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Resource and Energy Efficient Manufacturing

Final Report Summary - REEMAIN (Resource and Energy Efficient Manufacturing)

Executive Summary:
Resource and Energy Efficient ManufacturINg (REEMAIN) combines cutting edge knowledge and experience from production processes, professional energy simulation software tools, energy and resource planning standards, and renewable energy and storage technologies to develop and demonstrate an integrated approach, methodology and platform for the boost, at factory level, of efficiency of both energy and material resources.
Based on the knowledge of who are the energy consumers in manufacturing, REEMAIN project offers four solutions. 1) Integration of renewable energy resources within the overall factory environment, taking into account innovative technologies for better use renewables with the aim to reduce overall energy demand and lead the drive towards net zero carbon factories. 2) Optimisation of the production processes and techniques, and ensuring minimum demand of energy supply and material resources through predictive simulation models. 3) Factory level energy and resource planning decision support tools to help decision makers and factory managers make informed decisions with respect to where best invest their limited financial resources. 4) Sustainability assessment, considering the environmental impact minimisation of the incorporated improvement actions.
REEMAIN as a demonstration, aimed to test the selected efficiency solutions in three different and complementary factory environments. Demonstration activities took place in three different strategic European factories: Bossa textiles, Gullon biscuits and SCM foundry. Through these factories, REEMAIN demonstrated and made possible replication to the important EU textile, food and steel production industries, which account for more than 50% of CO2 emissions and more than 20% consumption of electricity in industry. In addition to these factories, REEMAIN had the Fraunhofer IWU “Research Factory”. This large-scale laboratory is a new building dedicated to the integration of factory energy flows, production processes, and the surrounding environment, with the aim of achieving a zero-carbon factory example for Europe.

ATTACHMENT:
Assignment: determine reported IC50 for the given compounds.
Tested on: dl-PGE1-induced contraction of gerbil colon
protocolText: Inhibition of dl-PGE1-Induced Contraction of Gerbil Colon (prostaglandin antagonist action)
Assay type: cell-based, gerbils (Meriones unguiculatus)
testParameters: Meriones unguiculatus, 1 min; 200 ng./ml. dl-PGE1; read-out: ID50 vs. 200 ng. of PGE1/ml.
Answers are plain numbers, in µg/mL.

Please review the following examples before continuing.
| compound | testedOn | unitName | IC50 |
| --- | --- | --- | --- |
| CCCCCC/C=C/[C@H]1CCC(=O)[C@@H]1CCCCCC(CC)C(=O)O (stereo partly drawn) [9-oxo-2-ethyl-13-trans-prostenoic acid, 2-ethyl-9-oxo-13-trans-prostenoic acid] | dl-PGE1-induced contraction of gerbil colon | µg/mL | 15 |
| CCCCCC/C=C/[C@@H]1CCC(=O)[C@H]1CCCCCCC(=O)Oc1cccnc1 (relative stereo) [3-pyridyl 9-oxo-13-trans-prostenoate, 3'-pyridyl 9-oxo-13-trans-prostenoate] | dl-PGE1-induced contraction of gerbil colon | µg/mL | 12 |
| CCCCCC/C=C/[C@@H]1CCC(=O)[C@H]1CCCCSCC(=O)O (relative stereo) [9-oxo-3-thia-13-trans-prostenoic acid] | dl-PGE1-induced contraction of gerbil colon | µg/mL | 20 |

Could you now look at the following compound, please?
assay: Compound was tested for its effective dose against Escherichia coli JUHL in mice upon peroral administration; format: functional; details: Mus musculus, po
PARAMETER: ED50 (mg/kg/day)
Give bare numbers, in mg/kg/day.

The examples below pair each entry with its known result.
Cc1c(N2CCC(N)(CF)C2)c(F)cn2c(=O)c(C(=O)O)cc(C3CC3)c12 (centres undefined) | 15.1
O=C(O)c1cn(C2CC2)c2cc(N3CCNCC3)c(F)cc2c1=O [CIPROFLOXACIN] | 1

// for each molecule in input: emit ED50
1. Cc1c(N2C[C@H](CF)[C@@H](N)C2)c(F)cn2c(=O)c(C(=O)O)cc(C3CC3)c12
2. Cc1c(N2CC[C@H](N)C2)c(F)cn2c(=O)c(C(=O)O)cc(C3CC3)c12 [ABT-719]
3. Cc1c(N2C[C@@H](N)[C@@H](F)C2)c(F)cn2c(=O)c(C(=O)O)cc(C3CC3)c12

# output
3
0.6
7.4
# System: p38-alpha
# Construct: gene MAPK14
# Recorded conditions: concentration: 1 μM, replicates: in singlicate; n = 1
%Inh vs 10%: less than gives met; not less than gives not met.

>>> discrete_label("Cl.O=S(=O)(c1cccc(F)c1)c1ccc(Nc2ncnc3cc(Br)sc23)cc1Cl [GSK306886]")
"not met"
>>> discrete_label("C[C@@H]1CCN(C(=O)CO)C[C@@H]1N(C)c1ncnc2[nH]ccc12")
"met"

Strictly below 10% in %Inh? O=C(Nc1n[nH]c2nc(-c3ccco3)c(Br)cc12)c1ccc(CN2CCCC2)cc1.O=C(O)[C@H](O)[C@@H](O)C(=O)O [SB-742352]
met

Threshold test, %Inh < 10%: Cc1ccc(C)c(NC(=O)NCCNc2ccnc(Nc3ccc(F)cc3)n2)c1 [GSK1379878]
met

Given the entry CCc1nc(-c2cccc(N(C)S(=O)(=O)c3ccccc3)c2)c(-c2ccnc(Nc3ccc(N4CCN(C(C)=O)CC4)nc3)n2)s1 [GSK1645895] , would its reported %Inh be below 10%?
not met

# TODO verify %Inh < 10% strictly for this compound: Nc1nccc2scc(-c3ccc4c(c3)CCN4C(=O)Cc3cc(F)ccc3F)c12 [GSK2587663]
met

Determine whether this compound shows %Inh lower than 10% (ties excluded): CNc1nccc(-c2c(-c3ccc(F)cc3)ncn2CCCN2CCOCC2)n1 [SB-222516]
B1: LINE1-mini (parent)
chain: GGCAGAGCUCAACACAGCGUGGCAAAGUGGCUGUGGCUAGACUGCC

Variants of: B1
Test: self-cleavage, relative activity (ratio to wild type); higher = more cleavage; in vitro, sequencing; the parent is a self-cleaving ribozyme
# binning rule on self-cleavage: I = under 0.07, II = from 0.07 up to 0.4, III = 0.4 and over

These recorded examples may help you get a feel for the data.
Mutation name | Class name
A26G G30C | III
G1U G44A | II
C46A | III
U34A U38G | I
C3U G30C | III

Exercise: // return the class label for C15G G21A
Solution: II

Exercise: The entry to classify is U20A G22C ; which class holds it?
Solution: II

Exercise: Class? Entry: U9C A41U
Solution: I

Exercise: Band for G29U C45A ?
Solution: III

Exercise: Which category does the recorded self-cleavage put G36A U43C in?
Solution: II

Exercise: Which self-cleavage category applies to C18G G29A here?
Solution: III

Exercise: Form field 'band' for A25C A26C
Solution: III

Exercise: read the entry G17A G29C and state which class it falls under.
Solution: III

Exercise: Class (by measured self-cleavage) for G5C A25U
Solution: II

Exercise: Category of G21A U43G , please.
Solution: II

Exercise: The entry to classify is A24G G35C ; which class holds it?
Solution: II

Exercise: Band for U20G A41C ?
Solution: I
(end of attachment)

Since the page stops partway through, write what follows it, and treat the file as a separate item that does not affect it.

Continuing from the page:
As important as the technical work is the ability to bring it to the market at large to achieve meaningful impact across Europe. For this, REEMAIN pursued three high impact exploitation avenues. 1) Link to existing Standards and eco-factory labelling concepts through the creation of CEN workshops and participation in CEN technical committees where appropriate. 2) Leading an “MTP project extension” called iProSPER in the Intelligent Manufacturing Systems program that provided international outreach and the exchange of information to the USA, Korea, and Mexico. 3) We communicated REEMAIN project results to target audiences in the relevant industry sectors maximizing the impact beyond the project scope.
Within this framework, REEMAIN then moves toward zero carbon manufacturing and Energy Efficiency 2.0 through the intelligent employment of renewable energy technologies and resource saving strategies that consider energy purchase, generation, conversion, distribution, utilization, control, storage, re-use in a holistic and integrated way.